Ever wondered what all the acronyms in the college application process stand for? We're here to help.
Each college has their own unique campus, supplemental essays, and core values. However, all colleges are united in their enthusiasm for acronyms. The day I was finally able to keep up with the college admissions vocabulary was the day I started working in the profession. This was many years after I started the college application process because my mom brought me to more college fairs than I can count. I don’t want you to feel pressured to embark on a crusade to be the next admissions counselor extraordinaire (unless you want to), but my job is to make the college application process as transparent as it can be. So, I’ll clarify for you some admissions lingo.
Early Action (EA)
- What is it?: Indicates an earlier application deadline, which is non-binding. Students who apply EA typically learn about their admission decision sometime between mid-December and the end of January, but they have until May 1 to decide where they want to enroll.
- Notes from a Counselor: Submitting several EA applications can be to your benefit. By applying to a select number of schools EA, you increase your chances of gaining admission before the RD season. The EA schools you decide to apply to should be done in close coordination with your college counselor. Strategically, this method helps to ensure that you hear back from at least one school before the end of the calendar year. And who wouldn’t want a holiday gift in the form of a college acceptance letter?
- Deadline: Mid-October through early December
Early Decision (ED)
- What is it?: Indicates a binding early application plan, particularly if it is your 1st choice school. This may follow a similar application deadline as EA, and results in a student learning of their admission decision 4-6 weeks after submitting their application.
- Notes from a Counselor: An important note here is that if applying ED there will be an agreement. This agreement is a required part of your application and ensures your understanding of the ED process. We suggest ED schools must be visited before applying, whenever possible. If a student is admitted in ED, they are bound to attend the college, must promptly withdraw the applications submitted to other colleges and universities, and make no additional applications to any other university in any country. So, please be careful and note which school on your list is ED (binding). You want to make sure you are sending the strongest application possible. Yet, an ED application is not a requirement. Always work in coordination with your college counselor.
- Deadline: Mid-October through early December
Restricted Early Action (REA)
- What is it?: Used by a handful of colleges, this application is an alternative for students who would like to apply and hear back early. However, there are added restrictions. Please see Notes from a Counselor for more information. The typical admissions response for REA is mid-December.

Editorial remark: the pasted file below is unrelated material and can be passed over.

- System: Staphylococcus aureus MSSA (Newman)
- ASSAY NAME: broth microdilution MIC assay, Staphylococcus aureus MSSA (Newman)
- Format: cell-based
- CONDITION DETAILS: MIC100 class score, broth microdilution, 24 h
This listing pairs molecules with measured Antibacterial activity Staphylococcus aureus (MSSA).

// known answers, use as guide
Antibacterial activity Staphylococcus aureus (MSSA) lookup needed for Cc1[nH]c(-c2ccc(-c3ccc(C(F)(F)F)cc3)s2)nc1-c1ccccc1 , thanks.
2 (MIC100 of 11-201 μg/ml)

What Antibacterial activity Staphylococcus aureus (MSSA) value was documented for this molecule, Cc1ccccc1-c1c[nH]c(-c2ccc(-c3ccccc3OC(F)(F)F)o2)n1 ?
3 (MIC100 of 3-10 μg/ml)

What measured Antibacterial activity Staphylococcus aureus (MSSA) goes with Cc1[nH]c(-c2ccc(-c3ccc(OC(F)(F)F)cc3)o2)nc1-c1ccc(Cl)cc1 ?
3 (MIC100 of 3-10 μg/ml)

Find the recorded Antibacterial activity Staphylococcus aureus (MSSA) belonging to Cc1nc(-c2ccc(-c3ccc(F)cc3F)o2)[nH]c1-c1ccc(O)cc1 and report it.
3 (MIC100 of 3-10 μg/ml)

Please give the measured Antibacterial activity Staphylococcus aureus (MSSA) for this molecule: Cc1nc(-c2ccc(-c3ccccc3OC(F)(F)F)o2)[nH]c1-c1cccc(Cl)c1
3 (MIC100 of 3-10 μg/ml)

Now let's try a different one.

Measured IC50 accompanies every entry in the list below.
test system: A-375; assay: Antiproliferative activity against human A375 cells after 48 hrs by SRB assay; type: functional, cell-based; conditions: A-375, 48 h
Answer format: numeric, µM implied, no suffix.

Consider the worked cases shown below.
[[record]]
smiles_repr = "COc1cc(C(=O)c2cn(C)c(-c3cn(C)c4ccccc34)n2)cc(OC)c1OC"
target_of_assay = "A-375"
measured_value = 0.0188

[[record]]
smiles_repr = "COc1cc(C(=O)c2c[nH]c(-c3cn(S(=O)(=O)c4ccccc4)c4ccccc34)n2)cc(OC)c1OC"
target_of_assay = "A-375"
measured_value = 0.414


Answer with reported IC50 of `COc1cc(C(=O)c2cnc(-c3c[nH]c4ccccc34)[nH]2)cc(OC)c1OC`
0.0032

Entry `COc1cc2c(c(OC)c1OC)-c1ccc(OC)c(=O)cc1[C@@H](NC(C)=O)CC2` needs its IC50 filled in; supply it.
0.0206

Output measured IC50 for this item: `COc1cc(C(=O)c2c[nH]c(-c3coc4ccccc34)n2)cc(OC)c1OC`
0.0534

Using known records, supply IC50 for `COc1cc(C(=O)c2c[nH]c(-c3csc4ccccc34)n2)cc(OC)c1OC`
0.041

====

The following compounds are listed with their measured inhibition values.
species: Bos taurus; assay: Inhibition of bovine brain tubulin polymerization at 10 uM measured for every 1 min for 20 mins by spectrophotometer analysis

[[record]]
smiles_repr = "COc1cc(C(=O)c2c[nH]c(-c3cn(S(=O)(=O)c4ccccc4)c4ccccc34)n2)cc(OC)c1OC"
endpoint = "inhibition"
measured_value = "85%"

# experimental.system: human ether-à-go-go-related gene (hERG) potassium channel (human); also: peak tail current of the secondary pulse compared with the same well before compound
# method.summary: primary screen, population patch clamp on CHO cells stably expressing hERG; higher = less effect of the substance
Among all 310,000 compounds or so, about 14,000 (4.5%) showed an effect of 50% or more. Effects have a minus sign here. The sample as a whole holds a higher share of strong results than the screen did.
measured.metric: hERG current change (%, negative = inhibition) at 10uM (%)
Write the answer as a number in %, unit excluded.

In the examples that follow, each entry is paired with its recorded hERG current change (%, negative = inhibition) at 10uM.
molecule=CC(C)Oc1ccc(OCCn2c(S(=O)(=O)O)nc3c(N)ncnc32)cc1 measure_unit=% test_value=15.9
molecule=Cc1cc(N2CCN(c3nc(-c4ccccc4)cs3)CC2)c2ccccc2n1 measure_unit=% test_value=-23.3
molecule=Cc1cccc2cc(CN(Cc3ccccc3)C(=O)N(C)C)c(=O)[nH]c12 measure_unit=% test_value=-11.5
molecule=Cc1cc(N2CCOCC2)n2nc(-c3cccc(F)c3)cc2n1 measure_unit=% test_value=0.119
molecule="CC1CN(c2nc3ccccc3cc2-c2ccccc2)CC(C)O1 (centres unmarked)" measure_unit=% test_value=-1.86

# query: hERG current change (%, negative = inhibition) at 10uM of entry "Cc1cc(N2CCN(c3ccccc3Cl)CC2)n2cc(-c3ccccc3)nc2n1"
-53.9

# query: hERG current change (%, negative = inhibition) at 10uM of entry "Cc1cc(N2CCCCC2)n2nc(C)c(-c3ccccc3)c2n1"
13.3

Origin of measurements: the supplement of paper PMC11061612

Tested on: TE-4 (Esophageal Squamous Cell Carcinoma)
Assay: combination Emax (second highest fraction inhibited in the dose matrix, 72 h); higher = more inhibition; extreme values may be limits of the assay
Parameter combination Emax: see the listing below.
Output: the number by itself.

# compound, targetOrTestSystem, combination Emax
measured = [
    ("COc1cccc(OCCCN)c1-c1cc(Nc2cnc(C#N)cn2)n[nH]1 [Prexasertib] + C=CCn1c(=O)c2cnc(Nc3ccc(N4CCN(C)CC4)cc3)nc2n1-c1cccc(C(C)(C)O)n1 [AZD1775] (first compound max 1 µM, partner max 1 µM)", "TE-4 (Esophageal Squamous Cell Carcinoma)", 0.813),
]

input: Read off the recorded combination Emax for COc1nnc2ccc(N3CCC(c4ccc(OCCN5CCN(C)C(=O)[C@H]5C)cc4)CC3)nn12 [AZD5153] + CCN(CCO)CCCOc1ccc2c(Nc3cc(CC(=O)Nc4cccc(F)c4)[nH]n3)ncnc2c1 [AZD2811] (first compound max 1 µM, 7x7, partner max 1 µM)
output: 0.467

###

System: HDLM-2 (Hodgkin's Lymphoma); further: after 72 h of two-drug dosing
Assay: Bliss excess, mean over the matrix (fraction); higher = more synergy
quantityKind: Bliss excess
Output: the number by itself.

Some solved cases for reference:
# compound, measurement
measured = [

- Note from a Counselor: This process is commonly offered by highly selective colleges for non-binding early applications. Some may use a similar term “Single Choice”. Students are not obligated to attend these institutions, if accepted. However, each institution emphasizes qualifications and restrictions for those choosing to apply REA on their websites. So, be sure you understand what you are signing up for. Again, work with your college counselor for support.
- Deadline: Early November
Regular Decision (RD)
- What is it?: Regular decision is an option for students after they’ve submitted EA, ED, and REA deadline applications.
- Notes from a Counselor: This application process is commonly used for students who need more time to cultivate their application; have been deferred, waitlisted, or denied from their ED/EA schools; or who choose to apply to schools on their list that either didn’t feel like priority spots for an early reply/binding commitment; or the student is applying RD because that’s the best choice for them.
- Deadline: Early January through February
Bonus! Rolling Admission (RA)
- What is it?: I wouldn’t be doing you justice if I neglected to mention rolling admission. This process is ongoing. Colleges respond to applications within a greater period. This timeframe can happen over the entire year until a class fills or it can be an extended deadline for students who would like to continue exploring their options for enrollment. Though the process is ongoing for many months, decisions are “rolled” on a daily/ weekly basis throughout the admissions cycle.
- Notes from a Counselor: A good example of the rolling admission process would be when choosing to send an application to Arizona State University (ASU), for example. The ASU admissions office uses rolling admission to assist students who need more opportunities to apply for financial aid, to support transfer students, or to resolve myriad other reasons due to their circumstances. The only requirement is for students to apply before the chosen term begins.
- Deadline: Rolling admissions is an ongoing process that can last six months or longer. However, some schools will have “priority deadlines”, like Penn State which has a priority deadline of November 30. Priority deadlines for RA are ideal periods when a student would be set up to attend college during the fall.
So, regardless of your ideal college match, please work with your college counselor to consider these application deadlines and which options work best for you. This is a great opportunity to exercise your autonomy in the college application process, and choose which admission round works best for you. Whether it is EA, ED, REA or RD, use this post as a resource for understanding the college admissions lingo.